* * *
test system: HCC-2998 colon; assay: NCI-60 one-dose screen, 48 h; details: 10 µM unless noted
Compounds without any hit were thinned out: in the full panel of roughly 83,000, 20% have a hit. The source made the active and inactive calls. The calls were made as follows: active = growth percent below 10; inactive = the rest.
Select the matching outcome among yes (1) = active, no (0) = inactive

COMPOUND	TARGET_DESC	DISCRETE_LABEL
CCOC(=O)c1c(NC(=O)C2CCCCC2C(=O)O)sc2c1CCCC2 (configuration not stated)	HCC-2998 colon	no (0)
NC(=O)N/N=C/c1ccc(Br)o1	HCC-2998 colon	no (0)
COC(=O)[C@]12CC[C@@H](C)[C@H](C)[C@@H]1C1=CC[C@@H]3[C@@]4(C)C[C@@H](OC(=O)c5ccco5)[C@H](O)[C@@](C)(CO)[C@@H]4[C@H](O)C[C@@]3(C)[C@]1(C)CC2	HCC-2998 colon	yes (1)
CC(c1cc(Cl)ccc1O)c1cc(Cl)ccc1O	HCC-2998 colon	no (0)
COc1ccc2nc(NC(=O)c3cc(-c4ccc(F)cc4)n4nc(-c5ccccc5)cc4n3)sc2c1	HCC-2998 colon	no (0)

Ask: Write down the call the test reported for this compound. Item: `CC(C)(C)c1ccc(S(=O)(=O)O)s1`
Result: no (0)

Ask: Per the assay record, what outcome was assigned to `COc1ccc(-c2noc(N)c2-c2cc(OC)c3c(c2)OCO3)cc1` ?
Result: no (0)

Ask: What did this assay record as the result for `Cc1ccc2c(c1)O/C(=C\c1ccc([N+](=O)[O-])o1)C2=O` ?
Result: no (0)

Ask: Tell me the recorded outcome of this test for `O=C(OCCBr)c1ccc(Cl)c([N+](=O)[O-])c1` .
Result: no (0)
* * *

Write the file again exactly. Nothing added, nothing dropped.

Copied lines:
test system: HCC-2998 colon; assay: NCI-60 one-dose screen, 48 h; details: 10 µM unless noted
Compounds without any hit were thinned out: in the full panel of roughly 83,000, 20% have a hit. The source made the active and inactive calls. The calls were made as follows: active = growth percent below 10; inactive = the rest.
Select the matching outcome among yes (1) = active, no (0) = inactive

COMPOUND	TARGET_DESC	DISCRETE_LABEL
CCOC(=O)c1c(NC(=O)C2CCCCC2C(=O)O)sc2c1CCCC2 (configuration not stated)	HCC-2998 colon	no (0)
NC(=O)N/N=C/c1ccc(Br)o1	HCC-2998 colon	no (0)
COC(=O)[C@]12CC[C@@H](C)[C@H](C)[C@@H]1C1=CC[C@@H]3[C@@]4(C)C[C@@H](OC(=O)c5ccco5)[C@H](O)[C@@](C)(CO)[C@@H]4[C@H](O)C[C@@]3(C)[C@]1(C)CC2	HCC-2998 colon	yes (1)
CC(c1cc(Cl)ccc1O)c1cc(Cl)ccc1O	HCC-2998 colon	no (0)
COc1ccc2nc(NC(=O)c3cc(-c4ccc(F)cc4)n4nc(-c5ccccc5)cc4n3)sc2c1	HCC-2998 colon	no (0)

Ask: Write down the call the test reported for this compound. Item: `CC(C)(C)c1ccc(S(=O)(=O)O)s1`
Result: no (0)

Ask: Per the assay record, what outcome was assigned to `COc1ccc(-c2noc(N)c2-c2cc(OC)c3c(c2)OCO3)cc1` ?
Result: no (0)

Ask: What did this assay record as the result for `Cc1ccc2c(c1)O/C(=C\c1ccc([N+](=O)[O-])o1)C2=O` ?
Result: no (0)

Ask: Tell me the recorded outcome of this test for `O=C(OCCBr)c1ccc(Cl)c([N+](=O)[O-])c1` .
Result: no (0)